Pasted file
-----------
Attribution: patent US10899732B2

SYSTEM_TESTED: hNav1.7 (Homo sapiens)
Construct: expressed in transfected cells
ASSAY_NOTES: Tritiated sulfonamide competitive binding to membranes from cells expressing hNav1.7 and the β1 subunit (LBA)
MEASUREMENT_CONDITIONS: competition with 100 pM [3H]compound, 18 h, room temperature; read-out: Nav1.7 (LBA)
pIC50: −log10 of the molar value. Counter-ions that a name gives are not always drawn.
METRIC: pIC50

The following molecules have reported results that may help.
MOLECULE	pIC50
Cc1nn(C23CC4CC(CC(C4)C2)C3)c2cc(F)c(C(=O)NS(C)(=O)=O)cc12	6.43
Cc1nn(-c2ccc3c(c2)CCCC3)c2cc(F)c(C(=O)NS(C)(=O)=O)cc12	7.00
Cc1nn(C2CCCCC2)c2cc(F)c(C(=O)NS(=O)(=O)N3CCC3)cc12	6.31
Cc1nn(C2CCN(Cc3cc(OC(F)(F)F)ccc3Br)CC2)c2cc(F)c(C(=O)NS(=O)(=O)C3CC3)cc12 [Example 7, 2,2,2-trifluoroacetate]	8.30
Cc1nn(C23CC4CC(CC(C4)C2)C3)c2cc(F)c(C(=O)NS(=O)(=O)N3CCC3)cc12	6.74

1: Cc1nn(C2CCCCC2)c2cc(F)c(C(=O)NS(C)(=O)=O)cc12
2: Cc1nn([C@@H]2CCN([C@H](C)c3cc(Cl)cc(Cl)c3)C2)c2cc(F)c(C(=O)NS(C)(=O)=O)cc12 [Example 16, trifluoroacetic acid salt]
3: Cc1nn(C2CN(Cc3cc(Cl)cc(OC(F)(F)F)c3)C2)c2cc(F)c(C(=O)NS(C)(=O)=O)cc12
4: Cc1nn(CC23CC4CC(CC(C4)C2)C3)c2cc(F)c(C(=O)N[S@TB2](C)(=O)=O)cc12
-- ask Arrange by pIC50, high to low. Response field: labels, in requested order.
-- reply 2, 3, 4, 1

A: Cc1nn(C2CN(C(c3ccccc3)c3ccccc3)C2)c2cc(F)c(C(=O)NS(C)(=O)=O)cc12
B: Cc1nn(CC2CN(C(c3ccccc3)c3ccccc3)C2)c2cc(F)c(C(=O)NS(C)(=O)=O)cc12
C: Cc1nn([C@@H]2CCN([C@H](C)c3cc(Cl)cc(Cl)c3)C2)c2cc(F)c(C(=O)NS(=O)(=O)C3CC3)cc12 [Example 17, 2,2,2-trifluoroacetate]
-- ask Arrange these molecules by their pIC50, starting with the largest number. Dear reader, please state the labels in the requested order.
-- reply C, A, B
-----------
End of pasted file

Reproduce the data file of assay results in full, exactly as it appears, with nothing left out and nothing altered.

Attribution: patent US10899732B2

SYSTEM_TESTED: hNav1.7 (Homo sapiens)
Construct: expressed in transfected cells
ASSAY_NOTES: Tritiated sulfonamide competitive binding to membranes from cells expressing hNav1.7 and the β1 subunit (LBA)
MEASUREMENT_CONDITIONS: competition with 100 pM [3H]compound, 18 h, room temperature; read-out: Nav1.7 (LBA)
pIC50: −log10 of the molar value. Counter-ions that a name gives are not always drawn.
METRIC: pIC50

The following molecules have reported results that may help.
MOLECULE	pIC50
Cc1nn(C23CC4CC(CC(C4)C2)C3)c2cc(F)c(C(=O)NS(C)(=O)=O)cc12	6.43
Cc1nn(-c2ccc3c(c2)CCCC3)c2cc(F)c(C(=O)NS(C)(=O)=O)cc12	7.00
Cc1nn(C2CCCCC2)c2cc(F)c(C(=O)NS(=O)(=O)N3CCC3)cc12	6.31
Cc1nn(C2CCN(Cc3cc(OC(F)(F)F)ccc3Br)CC2)c2cc(F)c(C(=O)NS(=O)(=O)C3CC3)cc12 [Example 7, 2,2,2-trifluoroacetate]	8.30
Cc1nn(C23CC4CC(CC(C4)C2)C3)c2cc(F)c(C(=O)NS(=O)(=O)N3CCC3)cc12	6.74

1: Cc1nn(C2CCCCC2)c2cc(F)c(C(=O)NS(C)(=O)=O)cc12
2: Cc1nn([C@@H]2CCN([C@H](C)c3cc(Cl)cc(Cl)c3)C2)c2cc(F)c(C(=O)NS(C)(=O)=O)cc12 [Example 16, trifluoroacetic acid salt]
3: Cc1nn(C2CN(Cc3cc(Cl)cc(OC(F)(F)F)c3)C2)c2cc(F)c(C(=O)NS(C)(=O)=O)cc12
4: Cc1nn(CC23CC4CC(CC(C4)C2)C3)c2cc(F)c(C(=O)N[S@TB2](C)(=O)=O)cc12
-- ask Arrange by pIC50, high to low. Response field: labels, in requested order.
-- reply 2, 3, 4, 1

A: Cc1nn(C2CN(C(c3ccccc3)c3ccccc3)C2)c2cc(F)c(C(=O)NS(C)(=O)=O)cc12
B: Cc1nn(CC2CN(C(c3ccccc3)c3ccccc3)C2)c2cc(F)c(C(=O)NS(C)(=O)=O)cc12
C: Cc1nn([C@@H]2CCN([C@H](C)c3cc(Cl)cc(Cl)c3)C2)c2cc(F)c(C(=O)NS(=O)(=O)C3CC3)cc12 [Example 17, 2,2,2-trifluoroacetate]
-- ask Arrange these molecules by their pIC50, starting with the largest number. Dear reader, please state the labels in the requested order.
-- reply C, A, B